Rescuers saved a man who fell 70 feet from a North Carolina waterfall Sunday afternoon, according to news reports.
Asheville's WLOS said the man fell from a waterfall in the Twin Bridges area near N.C. 176 south of Saluda. Specially trained rope and high-angle rescue workers had to be called in because of the height and steep terrain.
In a 3.5-hour operation, rescue teams rappelled down to him, Tryon firefighters told Greenville, S.C.'s Fox Carolina, and secured the man in a basket to pull him to safety. The man, who was not immediately identified, had fractures and was airlifted to an Asheville hospital for treatment.
Warm weather draws hikers to North Carolina's many mountain waterfalls, where the views are spectacular but visits can turn fatal.
The first waterfall death of this year was reported on Feb. 24, when a Georgia visitor in the area for a bachelor party slipped and fell from the 50-foot Upper Catawba Falls in the McDowell County part of Pisgah National Forest, Asheville's Citizen Times reported. Another man had fallen from the same falls eight months earlier.
The circumstances of Sunday's fall were not reported. But at least 40 people have died at waterfalls in the national forests of Western North Carolina since 1993, the U.S. Forest Service says.
As of last May, 13 people had died since 1995 at a single waterfall — Whitewater Falls near Cashiers in Nantahala National Forest. At 411 feet, it’s the highest waterfall in the eastern United States.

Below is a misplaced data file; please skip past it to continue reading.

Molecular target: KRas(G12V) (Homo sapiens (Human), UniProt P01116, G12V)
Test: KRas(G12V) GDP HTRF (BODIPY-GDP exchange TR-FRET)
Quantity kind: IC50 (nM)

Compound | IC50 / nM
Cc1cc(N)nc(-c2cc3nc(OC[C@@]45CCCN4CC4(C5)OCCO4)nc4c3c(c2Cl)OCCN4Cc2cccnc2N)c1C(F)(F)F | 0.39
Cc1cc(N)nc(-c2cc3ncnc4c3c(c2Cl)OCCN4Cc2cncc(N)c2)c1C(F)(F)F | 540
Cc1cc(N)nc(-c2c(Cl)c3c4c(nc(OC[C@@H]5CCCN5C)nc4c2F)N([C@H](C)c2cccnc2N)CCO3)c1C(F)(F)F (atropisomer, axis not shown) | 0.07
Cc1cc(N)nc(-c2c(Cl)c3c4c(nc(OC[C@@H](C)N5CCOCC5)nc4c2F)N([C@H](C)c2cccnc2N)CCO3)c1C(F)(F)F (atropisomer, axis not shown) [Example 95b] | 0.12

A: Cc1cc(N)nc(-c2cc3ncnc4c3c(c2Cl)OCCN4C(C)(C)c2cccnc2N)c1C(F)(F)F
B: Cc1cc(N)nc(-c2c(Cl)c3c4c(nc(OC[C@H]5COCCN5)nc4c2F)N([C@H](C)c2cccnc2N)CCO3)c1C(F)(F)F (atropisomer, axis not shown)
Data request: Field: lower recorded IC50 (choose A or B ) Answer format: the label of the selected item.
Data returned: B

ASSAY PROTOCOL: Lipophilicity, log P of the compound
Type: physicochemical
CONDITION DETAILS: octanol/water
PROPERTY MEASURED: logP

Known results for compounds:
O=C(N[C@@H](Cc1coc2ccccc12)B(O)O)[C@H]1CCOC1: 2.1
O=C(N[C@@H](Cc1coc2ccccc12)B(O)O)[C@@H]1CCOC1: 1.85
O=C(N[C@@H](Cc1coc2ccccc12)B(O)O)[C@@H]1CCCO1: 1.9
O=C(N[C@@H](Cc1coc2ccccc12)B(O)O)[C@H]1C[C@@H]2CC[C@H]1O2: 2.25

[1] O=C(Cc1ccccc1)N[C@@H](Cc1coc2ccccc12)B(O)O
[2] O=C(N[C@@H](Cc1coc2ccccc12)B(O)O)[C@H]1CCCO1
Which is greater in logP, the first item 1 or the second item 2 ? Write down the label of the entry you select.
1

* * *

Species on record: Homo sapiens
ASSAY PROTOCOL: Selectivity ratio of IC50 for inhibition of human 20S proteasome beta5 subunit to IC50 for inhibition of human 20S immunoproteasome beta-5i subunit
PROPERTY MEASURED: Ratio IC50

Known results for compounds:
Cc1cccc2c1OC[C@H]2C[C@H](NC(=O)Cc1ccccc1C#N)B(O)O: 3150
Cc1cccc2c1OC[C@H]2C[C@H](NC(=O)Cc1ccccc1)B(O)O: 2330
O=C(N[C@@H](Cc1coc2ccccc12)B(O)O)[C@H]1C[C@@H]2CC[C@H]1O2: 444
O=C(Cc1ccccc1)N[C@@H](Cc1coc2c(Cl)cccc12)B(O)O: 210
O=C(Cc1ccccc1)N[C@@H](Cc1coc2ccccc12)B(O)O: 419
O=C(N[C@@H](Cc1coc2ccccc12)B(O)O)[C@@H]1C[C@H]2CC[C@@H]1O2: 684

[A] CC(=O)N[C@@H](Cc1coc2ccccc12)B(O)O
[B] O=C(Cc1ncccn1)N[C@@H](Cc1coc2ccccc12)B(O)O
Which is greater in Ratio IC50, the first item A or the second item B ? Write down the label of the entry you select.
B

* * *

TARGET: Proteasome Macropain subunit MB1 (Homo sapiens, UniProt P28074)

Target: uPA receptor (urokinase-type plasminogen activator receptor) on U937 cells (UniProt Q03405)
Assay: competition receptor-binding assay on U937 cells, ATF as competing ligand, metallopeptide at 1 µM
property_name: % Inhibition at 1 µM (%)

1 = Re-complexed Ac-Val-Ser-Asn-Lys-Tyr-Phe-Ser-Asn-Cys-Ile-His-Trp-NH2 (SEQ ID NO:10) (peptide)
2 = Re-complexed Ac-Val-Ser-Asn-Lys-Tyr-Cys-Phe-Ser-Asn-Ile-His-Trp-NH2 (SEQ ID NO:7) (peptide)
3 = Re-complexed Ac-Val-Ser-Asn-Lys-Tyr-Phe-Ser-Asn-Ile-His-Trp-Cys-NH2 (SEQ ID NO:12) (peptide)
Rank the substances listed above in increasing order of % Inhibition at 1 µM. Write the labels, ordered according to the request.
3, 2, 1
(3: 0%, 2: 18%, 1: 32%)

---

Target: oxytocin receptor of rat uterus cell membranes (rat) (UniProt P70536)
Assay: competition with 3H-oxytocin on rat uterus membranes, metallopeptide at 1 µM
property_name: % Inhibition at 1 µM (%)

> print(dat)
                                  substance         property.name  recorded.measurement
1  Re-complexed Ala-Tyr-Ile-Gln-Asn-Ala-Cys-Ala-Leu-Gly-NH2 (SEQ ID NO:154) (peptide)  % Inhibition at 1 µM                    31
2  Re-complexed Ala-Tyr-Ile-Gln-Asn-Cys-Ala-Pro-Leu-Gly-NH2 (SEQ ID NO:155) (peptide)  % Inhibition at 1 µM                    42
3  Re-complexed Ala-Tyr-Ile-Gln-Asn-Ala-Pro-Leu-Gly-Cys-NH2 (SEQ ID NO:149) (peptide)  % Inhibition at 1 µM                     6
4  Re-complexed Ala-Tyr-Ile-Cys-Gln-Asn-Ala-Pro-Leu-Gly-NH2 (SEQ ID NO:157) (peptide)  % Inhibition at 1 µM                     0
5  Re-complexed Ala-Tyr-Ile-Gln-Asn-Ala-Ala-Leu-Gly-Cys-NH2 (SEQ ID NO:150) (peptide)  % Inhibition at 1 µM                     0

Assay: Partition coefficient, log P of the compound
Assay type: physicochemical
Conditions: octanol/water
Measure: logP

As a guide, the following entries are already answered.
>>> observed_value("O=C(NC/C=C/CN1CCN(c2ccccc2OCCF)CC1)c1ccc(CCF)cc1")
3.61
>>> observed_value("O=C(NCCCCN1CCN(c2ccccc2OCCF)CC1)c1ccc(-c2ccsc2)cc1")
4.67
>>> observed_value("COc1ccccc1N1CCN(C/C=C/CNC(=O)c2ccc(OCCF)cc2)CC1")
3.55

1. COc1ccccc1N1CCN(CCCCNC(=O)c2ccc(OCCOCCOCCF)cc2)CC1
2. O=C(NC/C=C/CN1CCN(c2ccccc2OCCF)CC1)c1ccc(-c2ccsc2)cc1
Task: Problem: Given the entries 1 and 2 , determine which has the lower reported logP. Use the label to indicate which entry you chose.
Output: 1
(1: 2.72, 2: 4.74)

Despite warning signs, visitor often are tempted to venture into dangerous areas above the falls, District Ranger Mike Wilkins told the Observer last spring.
“When water levels are down, it appears you can just walk out there. It could be six inches deep,” Wilkins said. “But they’re on a slight incline, and those rocks are slick as snot. You slip and fall, you’ve got nothing to grab. And if you slip, you’re gone.”
Nine people died in fatal falls in state parks between 2005 and February, N.C. State Parks says. Three of those deaths were at High Shoal Falls at South Mountains State Park near Morganton.
"You've got to be awfully, awfully careful because it's very, very dangerous and very, very slippery, and all it takes is one misstep," Chief Geoffrey Tennant of the Tryon Fire Department told WLOS on Sunday.
Staying safe around waterfalls
The U.S. Forest Service offers these tips:
▪ Keep a safe distance from waterfalls.
▪ Heed posted warning signs and stay on established trails.
▪ Never climb on or around waterfalls and never play in the water above one, where rocks can be slick and it’s easy to lose your balance. Currents can be very swift even farther upstream from waterfalls.
▪ Never jump off waterfalls or dive into the plunge pools at their bases. Hidden rocks and logs can be submerged and pools have swirling currents that can drag and keep you underwater.
▪ Even if you see others playing around waterfalls, consider them lucky not to get hurt. Waterfalls change all the time with varying water flows and erosion of rocks around them.